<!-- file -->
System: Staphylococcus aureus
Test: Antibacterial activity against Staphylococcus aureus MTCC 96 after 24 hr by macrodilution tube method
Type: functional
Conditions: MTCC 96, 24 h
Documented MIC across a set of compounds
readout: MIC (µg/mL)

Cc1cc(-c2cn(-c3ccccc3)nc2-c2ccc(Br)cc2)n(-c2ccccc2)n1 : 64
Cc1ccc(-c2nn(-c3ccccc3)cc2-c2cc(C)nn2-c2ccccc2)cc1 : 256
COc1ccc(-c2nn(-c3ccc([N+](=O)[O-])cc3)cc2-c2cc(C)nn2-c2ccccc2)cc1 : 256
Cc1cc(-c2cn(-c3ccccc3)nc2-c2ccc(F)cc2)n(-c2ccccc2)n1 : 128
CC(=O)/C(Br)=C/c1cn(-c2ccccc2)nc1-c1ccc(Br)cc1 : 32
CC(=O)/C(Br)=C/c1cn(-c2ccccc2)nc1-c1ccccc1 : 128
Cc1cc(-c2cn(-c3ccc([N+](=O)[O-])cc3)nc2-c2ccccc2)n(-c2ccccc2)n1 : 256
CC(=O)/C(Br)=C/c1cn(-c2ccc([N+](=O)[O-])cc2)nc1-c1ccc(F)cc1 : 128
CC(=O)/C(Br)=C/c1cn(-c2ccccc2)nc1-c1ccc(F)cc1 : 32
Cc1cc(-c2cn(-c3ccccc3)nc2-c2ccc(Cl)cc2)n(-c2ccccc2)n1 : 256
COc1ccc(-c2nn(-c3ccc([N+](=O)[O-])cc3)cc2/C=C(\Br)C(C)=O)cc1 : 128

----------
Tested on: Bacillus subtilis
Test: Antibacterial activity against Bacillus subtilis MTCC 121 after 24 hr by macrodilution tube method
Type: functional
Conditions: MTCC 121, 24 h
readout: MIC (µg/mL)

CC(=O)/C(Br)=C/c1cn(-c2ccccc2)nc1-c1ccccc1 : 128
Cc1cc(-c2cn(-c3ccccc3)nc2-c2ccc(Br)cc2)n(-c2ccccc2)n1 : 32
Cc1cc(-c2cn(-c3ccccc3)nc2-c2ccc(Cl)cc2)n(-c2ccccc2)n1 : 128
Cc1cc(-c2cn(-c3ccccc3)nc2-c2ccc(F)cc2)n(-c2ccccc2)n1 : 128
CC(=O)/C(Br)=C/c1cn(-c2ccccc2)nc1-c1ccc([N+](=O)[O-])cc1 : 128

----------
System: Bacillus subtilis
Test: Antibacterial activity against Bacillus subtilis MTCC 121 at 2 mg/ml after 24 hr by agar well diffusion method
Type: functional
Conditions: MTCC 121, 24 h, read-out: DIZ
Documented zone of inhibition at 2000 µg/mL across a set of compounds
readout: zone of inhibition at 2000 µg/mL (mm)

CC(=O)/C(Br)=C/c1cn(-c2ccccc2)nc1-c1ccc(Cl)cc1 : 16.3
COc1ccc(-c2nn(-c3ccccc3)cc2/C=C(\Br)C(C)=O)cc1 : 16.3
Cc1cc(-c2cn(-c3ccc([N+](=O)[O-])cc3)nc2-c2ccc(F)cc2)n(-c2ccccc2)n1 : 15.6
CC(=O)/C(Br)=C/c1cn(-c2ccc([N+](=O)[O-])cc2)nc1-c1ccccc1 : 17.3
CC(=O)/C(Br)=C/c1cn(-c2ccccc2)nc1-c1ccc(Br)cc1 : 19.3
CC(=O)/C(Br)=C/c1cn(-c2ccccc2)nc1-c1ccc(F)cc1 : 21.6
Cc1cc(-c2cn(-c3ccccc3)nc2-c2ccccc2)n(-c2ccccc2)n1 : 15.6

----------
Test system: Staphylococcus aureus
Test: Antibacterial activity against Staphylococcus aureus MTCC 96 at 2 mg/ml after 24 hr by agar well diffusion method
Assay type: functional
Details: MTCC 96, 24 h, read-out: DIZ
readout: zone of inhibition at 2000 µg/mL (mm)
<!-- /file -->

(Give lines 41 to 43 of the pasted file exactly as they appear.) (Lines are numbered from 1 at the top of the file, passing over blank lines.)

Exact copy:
CC(=O)/C(Br)=C/c1cn(-c2ccccc2)nc1-c1ccc(F)cc1 : 21.6
Cc1cc(-c2cn(-c3ccccc3)nc2-c2ccccc2)n(-c2ccccc2)n1 : 15.6

----------